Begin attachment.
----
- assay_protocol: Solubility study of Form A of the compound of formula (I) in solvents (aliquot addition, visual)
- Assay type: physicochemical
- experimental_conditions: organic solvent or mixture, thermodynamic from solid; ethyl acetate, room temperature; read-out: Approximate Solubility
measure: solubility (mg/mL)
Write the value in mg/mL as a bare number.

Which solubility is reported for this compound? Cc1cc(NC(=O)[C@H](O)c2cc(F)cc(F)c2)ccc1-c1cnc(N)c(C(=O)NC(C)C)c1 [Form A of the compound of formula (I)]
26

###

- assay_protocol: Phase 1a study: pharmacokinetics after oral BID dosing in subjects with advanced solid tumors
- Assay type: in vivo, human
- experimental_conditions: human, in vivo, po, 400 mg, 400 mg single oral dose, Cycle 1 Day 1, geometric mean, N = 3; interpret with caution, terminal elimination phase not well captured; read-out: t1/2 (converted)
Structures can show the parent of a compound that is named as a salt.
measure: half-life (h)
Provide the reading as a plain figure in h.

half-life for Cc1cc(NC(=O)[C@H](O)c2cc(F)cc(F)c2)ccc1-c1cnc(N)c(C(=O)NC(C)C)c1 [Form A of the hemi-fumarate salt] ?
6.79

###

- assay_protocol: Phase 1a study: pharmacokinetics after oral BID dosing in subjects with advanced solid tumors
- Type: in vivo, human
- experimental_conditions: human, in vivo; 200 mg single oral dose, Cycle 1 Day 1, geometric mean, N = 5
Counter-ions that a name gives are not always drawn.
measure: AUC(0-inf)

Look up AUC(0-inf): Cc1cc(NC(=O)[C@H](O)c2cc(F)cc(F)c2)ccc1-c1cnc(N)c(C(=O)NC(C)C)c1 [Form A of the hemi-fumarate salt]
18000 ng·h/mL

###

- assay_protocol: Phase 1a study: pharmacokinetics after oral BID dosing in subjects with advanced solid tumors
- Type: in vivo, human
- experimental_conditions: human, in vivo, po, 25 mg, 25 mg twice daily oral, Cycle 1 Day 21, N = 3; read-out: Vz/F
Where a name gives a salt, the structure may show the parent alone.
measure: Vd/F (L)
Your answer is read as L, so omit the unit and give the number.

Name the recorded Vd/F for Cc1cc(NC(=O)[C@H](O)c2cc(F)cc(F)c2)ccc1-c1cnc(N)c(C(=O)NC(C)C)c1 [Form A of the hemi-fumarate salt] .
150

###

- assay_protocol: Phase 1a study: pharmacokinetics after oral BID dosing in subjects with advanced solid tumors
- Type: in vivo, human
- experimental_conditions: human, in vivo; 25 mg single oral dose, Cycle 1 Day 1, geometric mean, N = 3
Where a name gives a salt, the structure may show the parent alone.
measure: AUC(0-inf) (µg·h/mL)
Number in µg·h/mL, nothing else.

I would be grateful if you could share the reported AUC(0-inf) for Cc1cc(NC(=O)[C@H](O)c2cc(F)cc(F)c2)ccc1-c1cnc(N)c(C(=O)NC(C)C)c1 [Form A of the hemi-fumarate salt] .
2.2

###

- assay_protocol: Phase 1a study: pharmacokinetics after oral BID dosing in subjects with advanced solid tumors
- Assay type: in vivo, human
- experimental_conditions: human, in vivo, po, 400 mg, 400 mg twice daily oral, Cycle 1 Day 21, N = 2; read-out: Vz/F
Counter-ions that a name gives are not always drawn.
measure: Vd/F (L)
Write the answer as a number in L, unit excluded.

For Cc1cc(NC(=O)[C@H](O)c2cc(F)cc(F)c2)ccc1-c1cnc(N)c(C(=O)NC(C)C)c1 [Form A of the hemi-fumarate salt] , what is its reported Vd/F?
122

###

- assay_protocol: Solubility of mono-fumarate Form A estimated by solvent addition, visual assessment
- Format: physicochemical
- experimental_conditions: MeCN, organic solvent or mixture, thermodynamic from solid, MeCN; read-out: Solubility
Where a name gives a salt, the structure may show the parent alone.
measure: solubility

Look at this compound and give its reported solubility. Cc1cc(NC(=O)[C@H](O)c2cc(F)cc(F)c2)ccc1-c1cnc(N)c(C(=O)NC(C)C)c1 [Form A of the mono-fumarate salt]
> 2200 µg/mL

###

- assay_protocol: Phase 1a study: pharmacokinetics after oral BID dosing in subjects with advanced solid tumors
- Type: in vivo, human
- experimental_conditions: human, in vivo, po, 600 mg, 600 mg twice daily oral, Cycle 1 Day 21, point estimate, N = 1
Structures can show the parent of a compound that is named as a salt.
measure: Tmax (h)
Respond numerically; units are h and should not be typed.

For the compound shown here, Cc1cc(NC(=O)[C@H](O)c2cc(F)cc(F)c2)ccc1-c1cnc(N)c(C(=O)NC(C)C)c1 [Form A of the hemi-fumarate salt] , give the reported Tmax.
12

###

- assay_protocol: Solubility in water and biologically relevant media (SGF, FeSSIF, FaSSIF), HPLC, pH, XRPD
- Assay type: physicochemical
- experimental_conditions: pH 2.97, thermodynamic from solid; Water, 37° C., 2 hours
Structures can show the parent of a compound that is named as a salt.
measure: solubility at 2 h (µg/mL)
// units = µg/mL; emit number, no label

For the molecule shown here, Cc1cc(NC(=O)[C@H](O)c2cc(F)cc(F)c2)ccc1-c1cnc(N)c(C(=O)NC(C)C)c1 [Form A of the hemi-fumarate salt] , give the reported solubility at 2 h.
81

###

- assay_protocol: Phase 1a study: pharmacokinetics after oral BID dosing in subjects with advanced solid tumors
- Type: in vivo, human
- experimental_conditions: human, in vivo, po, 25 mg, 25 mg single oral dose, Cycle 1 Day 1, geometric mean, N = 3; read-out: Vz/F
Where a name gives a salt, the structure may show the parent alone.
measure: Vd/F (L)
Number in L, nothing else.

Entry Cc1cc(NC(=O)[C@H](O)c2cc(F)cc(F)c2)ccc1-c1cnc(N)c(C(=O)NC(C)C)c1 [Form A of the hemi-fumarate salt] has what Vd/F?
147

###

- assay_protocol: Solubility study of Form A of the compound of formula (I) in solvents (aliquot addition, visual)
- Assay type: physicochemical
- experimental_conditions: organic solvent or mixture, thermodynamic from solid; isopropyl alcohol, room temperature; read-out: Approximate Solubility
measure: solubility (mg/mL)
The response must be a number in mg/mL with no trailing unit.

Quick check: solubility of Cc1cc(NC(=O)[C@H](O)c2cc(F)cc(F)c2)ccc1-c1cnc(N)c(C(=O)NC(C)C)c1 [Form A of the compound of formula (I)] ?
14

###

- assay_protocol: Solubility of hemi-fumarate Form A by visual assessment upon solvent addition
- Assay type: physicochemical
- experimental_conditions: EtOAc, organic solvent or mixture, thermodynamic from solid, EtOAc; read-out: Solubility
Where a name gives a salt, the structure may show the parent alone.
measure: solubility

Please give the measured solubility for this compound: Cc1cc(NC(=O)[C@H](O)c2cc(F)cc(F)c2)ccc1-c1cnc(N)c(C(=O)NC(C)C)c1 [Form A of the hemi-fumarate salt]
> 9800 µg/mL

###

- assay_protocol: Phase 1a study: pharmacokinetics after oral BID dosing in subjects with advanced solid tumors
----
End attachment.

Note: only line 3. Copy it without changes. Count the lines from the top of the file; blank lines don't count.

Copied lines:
- experimental_conditions: organic solvent or mixture, thermodynamic from solid; ethyl acetate, room temperature; read-out: Approximate Solubility